Does Anticipation Help or Hinder Performance in a Subsequent Speech?
This study examined the effects of anticipatory processing on a subsequent speech in high and low socially anxious participants. Forty participants (n = 20 in each group) gave two speeches, one after no anticipatory processing and one after 10-minutes of anticipatory processing. In anticipatory processing, high socially anxious participants were more anxious, and experienced more negative and unhelpful self-images than low socially anxious participants did. However, both groups rated memories of past speeches as having a somewhat helpful effect on their speech preparation. High socially anxious participants tended to use the observer perspective more in the anticipated speech, while, in the unanticipated speech, they might have been switching between observer and field perspectives. Low socially anxious participants tended to use the field perspective in both speeches. High and low socially anxious participants reported better speech performances after the anticipated, compared to after the unanticipated speech. Results suggest that anticipatory processing may have both positive and negative effects on socially anxious individuals' cognitive processing and performance before and during a speech.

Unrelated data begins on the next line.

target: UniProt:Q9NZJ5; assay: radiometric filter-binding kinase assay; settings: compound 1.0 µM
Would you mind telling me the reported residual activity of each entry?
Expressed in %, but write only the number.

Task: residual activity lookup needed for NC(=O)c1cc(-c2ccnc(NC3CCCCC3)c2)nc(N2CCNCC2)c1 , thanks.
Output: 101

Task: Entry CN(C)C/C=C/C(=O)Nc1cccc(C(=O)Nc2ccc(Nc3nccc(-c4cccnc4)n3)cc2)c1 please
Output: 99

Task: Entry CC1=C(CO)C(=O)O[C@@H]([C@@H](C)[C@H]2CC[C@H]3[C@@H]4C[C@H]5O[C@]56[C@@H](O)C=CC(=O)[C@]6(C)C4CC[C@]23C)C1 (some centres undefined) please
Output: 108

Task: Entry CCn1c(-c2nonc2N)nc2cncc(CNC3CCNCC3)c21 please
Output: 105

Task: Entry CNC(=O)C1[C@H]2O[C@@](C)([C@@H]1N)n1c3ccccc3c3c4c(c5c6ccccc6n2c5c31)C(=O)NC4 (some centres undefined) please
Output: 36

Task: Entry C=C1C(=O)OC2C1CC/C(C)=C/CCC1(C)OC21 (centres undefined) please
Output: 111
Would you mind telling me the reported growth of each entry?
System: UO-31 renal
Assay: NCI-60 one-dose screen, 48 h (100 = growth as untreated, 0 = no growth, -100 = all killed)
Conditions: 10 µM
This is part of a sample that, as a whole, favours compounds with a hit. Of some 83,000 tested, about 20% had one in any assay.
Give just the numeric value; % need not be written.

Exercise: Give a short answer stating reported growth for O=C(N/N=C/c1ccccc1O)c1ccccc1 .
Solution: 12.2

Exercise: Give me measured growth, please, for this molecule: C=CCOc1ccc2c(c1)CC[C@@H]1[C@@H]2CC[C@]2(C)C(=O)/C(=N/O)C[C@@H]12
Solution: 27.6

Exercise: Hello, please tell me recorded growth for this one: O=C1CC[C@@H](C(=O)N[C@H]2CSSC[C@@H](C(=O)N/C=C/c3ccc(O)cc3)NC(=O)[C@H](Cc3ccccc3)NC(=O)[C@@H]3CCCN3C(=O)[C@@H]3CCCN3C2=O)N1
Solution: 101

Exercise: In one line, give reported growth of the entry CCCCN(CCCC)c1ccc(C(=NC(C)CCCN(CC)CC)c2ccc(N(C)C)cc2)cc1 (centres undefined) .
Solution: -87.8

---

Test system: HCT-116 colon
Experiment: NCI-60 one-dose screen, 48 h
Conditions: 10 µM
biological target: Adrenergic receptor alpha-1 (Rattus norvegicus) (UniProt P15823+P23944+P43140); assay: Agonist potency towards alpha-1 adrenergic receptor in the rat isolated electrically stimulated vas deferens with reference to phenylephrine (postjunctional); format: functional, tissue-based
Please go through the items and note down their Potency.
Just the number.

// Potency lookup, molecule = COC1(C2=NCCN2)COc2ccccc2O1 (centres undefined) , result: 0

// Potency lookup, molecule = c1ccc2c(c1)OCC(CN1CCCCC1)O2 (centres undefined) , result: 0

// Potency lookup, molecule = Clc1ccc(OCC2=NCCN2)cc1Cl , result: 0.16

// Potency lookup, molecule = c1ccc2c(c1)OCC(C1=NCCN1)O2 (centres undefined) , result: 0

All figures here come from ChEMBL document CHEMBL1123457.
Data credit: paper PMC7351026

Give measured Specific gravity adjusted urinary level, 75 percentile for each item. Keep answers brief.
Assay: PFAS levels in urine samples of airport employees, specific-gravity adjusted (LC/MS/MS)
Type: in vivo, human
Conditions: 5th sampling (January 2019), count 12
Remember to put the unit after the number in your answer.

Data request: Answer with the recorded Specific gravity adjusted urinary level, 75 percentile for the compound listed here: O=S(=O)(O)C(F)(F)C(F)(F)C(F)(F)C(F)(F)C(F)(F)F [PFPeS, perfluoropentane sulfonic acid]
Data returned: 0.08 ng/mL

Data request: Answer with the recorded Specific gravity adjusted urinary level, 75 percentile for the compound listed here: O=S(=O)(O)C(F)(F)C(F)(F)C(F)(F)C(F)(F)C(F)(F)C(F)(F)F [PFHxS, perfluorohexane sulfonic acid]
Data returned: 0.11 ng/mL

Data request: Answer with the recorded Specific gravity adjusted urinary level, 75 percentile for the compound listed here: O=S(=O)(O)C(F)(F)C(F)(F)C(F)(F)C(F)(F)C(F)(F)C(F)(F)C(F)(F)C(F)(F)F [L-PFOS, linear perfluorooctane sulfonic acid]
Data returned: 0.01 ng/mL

Key Words: Anticipatory processing; social anxiety; performance; perspective-taking.
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